Choosing the right network design for your Utah organization or business is necessary to ensure proper security and data transmission between devices. But identifying the right computer network is not always easy. Besides the physical element (cue building space), you also need to consider properties like capacity, technology, authorization, and structure.
To make things easier, let’s look at different network designs and what type of business they can benefit most.
Personal Area Network (PAN)
A personal area network is a small network of computers and devices that an individual uses, typically in a home or small office setting. The purpose of a PAN is to allow users to easily share resources and communicate between devices. The devices in a PAN are connected through wireless or wired connections and can include computers, smartphones, tablets, printers, and other peripherals.
If you have a home office, you can use a PAN to connect a desktop computer, laptop, and printer, allowing for easy file sharing and printing. The network is also useful for connecting smartphones and tablets to the home office network, allowing for remote access to files and resources.
Local Area Network (LAN)
This is the most popular network design for businesses. A local area network connects devices and computers over a relatively small area, such as within a single building or a small group of buildings. This type of network allows for the sharing of resources like printers, applications, and games.
LANs are typically owned and managed by a single person or organization and are suitable for small businesses. It is connected through wired connections, such as Ethernet cables, and allows linked devices to access a shared connection. More robust LANs include load balancers, firewalls, and redundant links.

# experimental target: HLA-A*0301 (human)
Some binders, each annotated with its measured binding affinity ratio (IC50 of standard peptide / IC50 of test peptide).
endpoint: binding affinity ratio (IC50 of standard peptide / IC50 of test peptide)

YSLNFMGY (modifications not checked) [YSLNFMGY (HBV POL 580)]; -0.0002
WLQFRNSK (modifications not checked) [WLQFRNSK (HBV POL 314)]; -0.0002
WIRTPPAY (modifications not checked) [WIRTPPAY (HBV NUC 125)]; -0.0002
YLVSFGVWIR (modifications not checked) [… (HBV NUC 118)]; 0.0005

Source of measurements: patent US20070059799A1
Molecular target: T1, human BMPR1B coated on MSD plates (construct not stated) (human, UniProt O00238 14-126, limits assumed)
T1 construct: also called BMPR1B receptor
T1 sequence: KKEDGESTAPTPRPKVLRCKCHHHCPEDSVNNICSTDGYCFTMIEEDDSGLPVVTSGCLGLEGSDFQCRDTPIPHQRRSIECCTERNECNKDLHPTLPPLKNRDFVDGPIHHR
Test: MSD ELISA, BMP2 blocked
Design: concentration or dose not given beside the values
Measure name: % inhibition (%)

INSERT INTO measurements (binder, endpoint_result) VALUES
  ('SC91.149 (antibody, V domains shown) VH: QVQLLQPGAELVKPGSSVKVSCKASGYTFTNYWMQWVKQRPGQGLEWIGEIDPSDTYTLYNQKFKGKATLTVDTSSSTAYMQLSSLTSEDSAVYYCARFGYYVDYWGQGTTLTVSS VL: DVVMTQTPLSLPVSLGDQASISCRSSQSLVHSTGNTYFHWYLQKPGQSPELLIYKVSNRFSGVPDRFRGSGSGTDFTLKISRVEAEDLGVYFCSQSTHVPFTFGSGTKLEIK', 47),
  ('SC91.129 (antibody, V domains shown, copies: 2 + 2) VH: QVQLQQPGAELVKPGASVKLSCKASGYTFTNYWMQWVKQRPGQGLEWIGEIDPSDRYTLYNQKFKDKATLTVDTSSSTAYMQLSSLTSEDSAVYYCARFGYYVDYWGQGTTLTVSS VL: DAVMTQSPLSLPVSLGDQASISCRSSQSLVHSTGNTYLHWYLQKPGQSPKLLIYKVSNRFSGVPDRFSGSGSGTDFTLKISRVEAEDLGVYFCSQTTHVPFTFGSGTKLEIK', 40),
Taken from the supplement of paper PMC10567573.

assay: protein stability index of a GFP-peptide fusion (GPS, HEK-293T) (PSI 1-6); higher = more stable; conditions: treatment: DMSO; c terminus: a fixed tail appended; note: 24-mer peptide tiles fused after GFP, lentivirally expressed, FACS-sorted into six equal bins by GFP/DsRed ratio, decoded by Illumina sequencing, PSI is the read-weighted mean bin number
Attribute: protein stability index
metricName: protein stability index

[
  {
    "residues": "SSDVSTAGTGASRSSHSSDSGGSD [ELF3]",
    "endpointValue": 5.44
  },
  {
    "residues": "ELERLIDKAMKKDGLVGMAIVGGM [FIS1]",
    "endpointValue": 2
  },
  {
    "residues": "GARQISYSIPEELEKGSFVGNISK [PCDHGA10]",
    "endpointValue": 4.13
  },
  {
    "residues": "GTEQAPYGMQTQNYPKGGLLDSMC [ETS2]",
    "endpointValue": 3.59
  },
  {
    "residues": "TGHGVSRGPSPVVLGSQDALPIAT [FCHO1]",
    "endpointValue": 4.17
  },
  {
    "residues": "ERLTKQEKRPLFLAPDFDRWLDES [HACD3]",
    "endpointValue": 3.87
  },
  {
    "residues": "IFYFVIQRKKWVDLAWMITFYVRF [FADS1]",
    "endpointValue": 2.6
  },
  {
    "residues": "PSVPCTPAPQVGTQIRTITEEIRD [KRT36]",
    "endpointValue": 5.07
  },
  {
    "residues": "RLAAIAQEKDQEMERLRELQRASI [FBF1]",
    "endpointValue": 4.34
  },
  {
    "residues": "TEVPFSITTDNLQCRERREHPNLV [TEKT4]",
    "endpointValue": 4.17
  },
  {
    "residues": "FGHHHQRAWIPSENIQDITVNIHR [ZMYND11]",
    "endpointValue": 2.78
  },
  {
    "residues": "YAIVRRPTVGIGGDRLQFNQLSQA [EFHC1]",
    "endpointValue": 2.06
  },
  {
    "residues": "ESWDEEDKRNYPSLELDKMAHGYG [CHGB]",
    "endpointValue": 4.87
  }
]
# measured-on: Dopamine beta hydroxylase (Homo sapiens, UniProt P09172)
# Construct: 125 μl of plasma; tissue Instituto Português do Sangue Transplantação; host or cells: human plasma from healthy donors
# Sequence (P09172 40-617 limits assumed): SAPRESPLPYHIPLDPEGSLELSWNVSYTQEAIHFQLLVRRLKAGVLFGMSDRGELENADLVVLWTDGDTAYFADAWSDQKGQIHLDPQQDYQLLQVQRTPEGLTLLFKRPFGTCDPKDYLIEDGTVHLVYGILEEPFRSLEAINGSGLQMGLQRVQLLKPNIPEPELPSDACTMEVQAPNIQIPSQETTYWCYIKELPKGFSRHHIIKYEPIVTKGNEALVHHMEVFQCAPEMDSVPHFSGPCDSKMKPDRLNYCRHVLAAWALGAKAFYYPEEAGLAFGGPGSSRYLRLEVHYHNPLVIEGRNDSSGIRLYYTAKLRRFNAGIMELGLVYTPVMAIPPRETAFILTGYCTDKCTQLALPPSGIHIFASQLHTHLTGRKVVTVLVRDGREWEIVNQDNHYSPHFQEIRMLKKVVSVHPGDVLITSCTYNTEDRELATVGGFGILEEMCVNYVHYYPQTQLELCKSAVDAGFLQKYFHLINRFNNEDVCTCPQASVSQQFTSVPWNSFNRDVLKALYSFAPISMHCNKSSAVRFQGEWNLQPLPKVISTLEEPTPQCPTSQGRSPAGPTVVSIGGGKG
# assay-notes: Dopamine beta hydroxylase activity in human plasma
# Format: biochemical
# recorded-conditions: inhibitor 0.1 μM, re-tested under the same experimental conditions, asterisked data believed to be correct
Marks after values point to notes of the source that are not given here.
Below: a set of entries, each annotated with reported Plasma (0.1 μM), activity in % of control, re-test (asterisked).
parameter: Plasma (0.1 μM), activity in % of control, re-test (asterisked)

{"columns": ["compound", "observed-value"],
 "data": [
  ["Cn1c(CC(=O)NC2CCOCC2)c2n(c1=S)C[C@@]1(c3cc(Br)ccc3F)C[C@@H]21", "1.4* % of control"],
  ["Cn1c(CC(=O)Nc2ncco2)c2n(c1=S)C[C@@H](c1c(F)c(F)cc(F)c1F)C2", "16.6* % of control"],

Wide Area Network (WAN)
A wide area network is a large computer network that connects multiple groups of computers or communication devices over long distances. Unlike a LAN, which is limited to a single geographic location, WANs can span multiple locations and are often used by businesses to connect their office networks at different locations. Each office typically has its own LAN, which is connected to the other offices through the WAN.
Although a local area network can function with minimal hardware, a wide area network requires additional components such as WAN switches, access servers, modems, routers, ISDN terminal adapters, ATM switches, and multiplexers to work properly.
Wireless Local Area Network (WLAN)
This network design enables businesses to improve their wireless connection over a short distance. The unique aspect of WLAN is that it uses radio signals instead of copper network cables to connect your business devices. This setup allows for wireless access to the network even outside of the traditional workplace.
WLANs can be useful for employees who are working remotely or for users who need to connect to the network in areas such as conference rooms, common areas, or outside spaces. Access points can be strategically placed to provide coverage in these areas, allowing users to connect to the network and access the internet or other resources.